Since 1982, global carbon dioxide emissions have been increasing by an average of about 500 million tons per year.  If we take the American Wind Energy Association’s claim that 60,000 megawatts of wind-energy capacity can reduce carbon dioxide emissions by about 80 million tons per year, then simple math shows that if we wanted to stop the growth in global carbon dioxide emissions by using wind energy alone, we would have to install about 375,000 megawatts of new wind-energy capacity every year. If we assume each turbine has a capacity of two megawatts, that would mean installing 187,500 wind turbines every year, or nearly 500 every day.
How much land would all those wind turbines require? Again, the math is straightforward. As I noted earlier, the power density of wind energy is 1 watt per square meter.
Therefore, attempting to halt the growth in carbon dioxide emissions with wind energy alone would require covering a land area of about 375 billion square meters or 375,000 square kilometers — an area the size of Germany — and we would have to do so every year.
What would that mean on a daily basis? Using wind alone to stop the growth in carbon dioxide emissions would require us to cover about 1,000 square kilometers with wind turbines — a land area about 17 times the size of Manhattan Island — and we would have to do so every day.  Given the ongoing backlash against the wind industry that is already underway here in the US, as well as in Canada, Europe, and Australia, the silliness of such a proposal is obvious.
The hard but unavoidable truth about wind energy is that it not even a viable option to stop the growth in global carbon dioxide emissions, much less make a significant dent in existing demand for carbon-based fuels.
If we are going to agree that carbon dioxide is a problem, and that we must reduce carbon dioxide emissions in order to protect wildlife, then we must embrace the technologies that are most effective at reducing our production of that gas. And that means N2N, natural gas to nuclear.
A surge in availability of low-cost natural gas has been a key driver of the recent reductions in US carbon dioxide emissions. Furthermore, it is beyond argument that if we are going to be serious about making further reductions in emissions, we will have to get serious about nuclear energy, not just on a national basis, but on a global basis.
That point was made in November, when some of the world’s top climate scientists, including James Hansen, a former NASA scientist, Kerry Emanuel of the Massachusetts Institute of Technology, Tom Wigley of the University of Adelaide in Australia, and Ken Caldeira of the Carnegie Institution, wrote an open letter that was clearly aimed at anti-nuclear groups like the Sierra Club, Greenpeace, and the Natural Resources Defense Council. The letter says that while renewables “like wind and solar and biomass” are growing, those sources “cannot scale up fast enough to deliver cheap and reliable power at the scale the global economy requires.” It went on, saying that “in the real world there is no credible path to climate stabilization that does not include a substantial role for nuclear power.”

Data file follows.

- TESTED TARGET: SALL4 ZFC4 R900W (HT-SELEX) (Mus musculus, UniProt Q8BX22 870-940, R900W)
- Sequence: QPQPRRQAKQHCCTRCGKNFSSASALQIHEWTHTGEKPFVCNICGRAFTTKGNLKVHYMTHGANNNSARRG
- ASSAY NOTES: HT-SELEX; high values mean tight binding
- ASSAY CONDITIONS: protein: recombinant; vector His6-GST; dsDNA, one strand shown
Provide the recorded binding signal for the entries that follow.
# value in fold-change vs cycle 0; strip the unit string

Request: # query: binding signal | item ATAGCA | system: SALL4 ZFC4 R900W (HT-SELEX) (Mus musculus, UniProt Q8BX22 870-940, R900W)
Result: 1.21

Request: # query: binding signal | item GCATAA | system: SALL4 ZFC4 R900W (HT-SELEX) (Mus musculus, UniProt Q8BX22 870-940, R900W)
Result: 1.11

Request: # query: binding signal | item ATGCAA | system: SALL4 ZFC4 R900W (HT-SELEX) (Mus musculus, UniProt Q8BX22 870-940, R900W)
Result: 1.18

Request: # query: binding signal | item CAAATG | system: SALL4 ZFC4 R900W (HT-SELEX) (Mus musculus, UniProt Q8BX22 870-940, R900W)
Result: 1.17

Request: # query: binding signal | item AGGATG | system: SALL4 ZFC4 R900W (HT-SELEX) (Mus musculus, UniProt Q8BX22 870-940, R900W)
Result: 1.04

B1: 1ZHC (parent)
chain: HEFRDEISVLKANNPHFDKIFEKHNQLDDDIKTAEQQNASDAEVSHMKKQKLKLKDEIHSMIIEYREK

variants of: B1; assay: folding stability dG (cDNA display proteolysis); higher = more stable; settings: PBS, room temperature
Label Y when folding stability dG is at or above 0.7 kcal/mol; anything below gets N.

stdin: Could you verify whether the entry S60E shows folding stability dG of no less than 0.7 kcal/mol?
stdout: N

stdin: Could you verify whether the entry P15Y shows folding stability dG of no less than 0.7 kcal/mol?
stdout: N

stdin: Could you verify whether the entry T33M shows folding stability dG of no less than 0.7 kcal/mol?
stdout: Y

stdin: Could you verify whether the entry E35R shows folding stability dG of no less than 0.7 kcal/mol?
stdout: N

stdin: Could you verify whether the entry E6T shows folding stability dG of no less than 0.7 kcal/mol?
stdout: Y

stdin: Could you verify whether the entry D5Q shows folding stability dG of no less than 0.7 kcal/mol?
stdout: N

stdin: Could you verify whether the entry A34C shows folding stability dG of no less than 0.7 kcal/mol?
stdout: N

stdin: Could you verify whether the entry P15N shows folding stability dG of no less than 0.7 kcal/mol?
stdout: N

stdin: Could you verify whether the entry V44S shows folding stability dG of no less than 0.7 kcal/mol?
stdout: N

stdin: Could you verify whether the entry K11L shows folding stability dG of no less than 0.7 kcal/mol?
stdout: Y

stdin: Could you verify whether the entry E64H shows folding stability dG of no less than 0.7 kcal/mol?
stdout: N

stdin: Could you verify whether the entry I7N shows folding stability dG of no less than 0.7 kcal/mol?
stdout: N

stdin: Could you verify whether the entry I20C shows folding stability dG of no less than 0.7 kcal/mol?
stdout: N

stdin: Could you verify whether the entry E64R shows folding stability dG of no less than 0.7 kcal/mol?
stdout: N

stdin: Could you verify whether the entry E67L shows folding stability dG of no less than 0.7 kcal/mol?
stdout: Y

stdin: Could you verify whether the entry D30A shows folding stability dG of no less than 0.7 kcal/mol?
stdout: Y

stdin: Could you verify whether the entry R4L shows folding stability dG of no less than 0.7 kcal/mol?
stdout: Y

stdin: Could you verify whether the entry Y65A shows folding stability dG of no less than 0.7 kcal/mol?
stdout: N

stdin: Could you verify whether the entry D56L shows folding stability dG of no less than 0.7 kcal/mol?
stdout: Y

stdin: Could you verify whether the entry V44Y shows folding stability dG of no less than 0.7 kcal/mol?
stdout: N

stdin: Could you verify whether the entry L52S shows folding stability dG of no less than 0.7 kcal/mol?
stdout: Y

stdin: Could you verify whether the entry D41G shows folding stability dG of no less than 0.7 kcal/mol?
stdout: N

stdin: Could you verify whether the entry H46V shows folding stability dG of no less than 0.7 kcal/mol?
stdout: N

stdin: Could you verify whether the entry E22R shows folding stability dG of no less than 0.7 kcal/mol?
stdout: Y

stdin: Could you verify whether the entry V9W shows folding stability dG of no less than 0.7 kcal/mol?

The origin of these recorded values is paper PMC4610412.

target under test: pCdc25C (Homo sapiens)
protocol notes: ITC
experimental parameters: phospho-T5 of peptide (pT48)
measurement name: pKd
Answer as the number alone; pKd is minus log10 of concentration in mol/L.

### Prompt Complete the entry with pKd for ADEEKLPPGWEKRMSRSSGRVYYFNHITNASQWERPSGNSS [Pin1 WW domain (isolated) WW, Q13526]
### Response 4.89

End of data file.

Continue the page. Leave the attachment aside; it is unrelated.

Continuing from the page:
The four concluded their epistle by saying that if environmental activists have “real concern about risks from climate change” then they should begin “calling for the development and deployment of advanced nuclear energy.”
Rather than get serious about nuclear, the US and other countries have been subsidizing the paving of vast areas of the countryside with 500-foot-high bird- and bat-killing whirligigs that are nothing more than climate talismans. Wind turbines are not going to stop changes in the earth’s climate. Instead, they are token gestures — giant steel scarecrows — that are deceiving the public into thinking that we as a society are doing something to avert the possibility of climate change.
Even though wind energy has not been, and cannot be, an effective strategy to address global climate change, the US government and state-level policymakers are continuing to pursue this failed strategy through tax breaks, mandates, and subsidies. Those policies are leading the deployment of still more bird- and bat-killing wind turbines. According to the latest projections from the Energy Information Administration, domestic wind-energy capacity is expected to increase by about 25 percent, to about 75 gigawatts, by the end of 2015.  And most, perhaps all, of that additional 15 gigawatts of wind-energy capacity, will be getting taxpayer money in the form of the production tax credit, the 2.3 cent per kilowatt-hour subsidy that is given to the owners of qualifying wind projects.